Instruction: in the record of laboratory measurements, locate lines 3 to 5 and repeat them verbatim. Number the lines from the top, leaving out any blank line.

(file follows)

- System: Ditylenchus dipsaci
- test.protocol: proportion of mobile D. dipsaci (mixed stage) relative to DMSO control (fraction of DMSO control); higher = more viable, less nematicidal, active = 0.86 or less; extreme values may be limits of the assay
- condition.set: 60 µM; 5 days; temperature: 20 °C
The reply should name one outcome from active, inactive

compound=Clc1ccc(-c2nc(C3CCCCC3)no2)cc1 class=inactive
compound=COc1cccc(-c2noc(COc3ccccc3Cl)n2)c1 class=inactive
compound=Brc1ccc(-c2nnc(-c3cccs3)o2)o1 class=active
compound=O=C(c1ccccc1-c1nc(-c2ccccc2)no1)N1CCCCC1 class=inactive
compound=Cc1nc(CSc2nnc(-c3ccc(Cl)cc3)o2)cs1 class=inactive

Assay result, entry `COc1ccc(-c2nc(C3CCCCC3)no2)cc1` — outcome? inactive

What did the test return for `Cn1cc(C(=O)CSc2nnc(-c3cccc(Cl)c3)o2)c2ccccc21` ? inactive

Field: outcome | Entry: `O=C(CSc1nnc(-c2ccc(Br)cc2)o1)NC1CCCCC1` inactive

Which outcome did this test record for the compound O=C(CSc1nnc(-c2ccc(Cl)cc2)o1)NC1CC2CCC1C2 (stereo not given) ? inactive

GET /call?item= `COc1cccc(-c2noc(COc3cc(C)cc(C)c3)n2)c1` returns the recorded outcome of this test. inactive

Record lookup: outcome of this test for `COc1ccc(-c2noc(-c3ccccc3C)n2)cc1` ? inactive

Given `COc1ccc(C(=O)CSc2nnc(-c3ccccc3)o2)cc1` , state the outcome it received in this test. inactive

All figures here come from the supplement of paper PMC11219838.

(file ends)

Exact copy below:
- condition.set: 60 µM; 5 days; temperature: 20 °C
The reply should name one outcome from active, inactive

compound=Clc1ccc(-c2nc(C3CCCCC3)no2)cc1 class=inactive